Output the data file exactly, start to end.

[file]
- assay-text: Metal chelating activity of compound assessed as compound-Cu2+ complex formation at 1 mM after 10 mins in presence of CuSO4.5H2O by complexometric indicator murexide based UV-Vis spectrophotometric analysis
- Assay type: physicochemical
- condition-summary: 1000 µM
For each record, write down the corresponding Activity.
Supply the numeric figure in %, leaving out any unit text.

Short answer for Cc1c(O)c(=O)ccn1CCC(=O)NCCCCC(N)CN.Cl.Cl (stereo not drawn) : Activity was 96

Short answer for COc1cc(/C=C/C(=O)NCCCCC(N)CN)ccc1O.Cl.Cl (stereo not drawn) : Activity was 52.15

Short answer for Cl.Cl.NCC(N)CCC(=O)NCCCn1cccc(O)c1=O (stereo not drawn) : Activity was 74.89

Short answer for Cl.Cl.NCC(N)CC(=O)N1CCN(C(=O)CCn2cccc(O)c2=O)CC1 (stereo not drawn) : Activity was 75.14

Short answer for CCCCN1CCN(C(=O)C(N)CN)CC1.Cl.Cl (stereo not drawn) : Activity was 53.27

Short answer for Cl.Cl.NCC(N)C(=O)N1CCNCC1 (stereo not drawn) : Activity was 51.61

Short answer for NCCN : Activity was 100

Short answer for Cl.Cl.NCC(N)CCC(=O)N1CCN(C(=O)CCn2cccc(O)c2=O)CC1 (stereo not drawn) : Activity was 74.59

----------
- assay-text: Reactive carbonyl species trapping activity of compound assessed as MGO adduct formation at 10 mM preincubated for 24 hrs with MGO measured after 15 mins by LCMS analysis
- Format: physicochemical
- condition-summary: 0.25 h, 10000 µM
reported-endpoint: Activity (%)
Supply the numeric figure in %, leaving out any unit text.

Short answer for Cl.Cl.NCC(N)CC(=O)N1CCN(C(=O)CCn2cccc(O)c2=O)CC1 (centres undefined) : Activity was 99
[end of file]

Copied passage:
- assay-text: Metal chelating activity of compound assessed as compound-Cu2+ complex formation at 1 mM after 10 mins in presence of CuSO4.5H2O by complexometric indicator murexide based UV-Vis spectrophotometric analysis
- Assay type: physicochemical
- condition-summary: 1000 µM
For each record, write down the corresponding Activity.
Supply the numeric figure in %, leaving out any unit text.

Short answer for Cc1c(O)c(=O)ccn1CCC(=O)NCCCCC(N)CN.Cl.Cl (stereo not drawn) : Activity was 96

Short answer for COc1cc(/C=C/C(=O)NCCCCC(N)CN)ccc1O.Cl.Cl (stereo not drawn) : Activity was 52.15

Short answer for Cl.Cl.NCC(N)CCC(=O)NCCCn1cccc(O)c1=O (stereo not drawn) : Activity was 74.89

Short answer for Cl.Cl.NCC(N)CC(=O)N1CCN(C(=O)CCn2cccc(O)c2=O)CC1 (stereo not drawn) : Activity was 75.14

Short answer for CCCCN1CCN(C(=O)C(N)CN)CC1.Cl.Cl (stereo not drawn) : Activity was 53.27

Short answer for Cl.Cl.NCC(N)C(=O)N1CCNCC1 (stereo not drawn) : Activity was 51.61

Short answer for NCCN : Activity was 100

Short answer for Cl.Cl.NCC(N)CCC(=O)N1CCN(C(=O)CCn2cccc(O)c2=O)CC1 (stereo not drawn) : Activity was 74.59

----------
- assay-text: Reactive carbonyl species trapping activity of compound assessed as MGO adduct formation at 10 mM preincubated for 24 hrs with MGO measured after 15 mins by LCMS analysis
- Format: physicochemical
- condition-summary: 0.25 h, 10000 µM
reported-endpoint: Activity (%)
Supply the numeric figure in %, leaving out any unit text.

Short answer for Cl.Cl.NCC(N)CC(=O)N1CCN(C(=O)CCn2cccc(O)c2=O)CC1 (centres undefined) : Activity was 99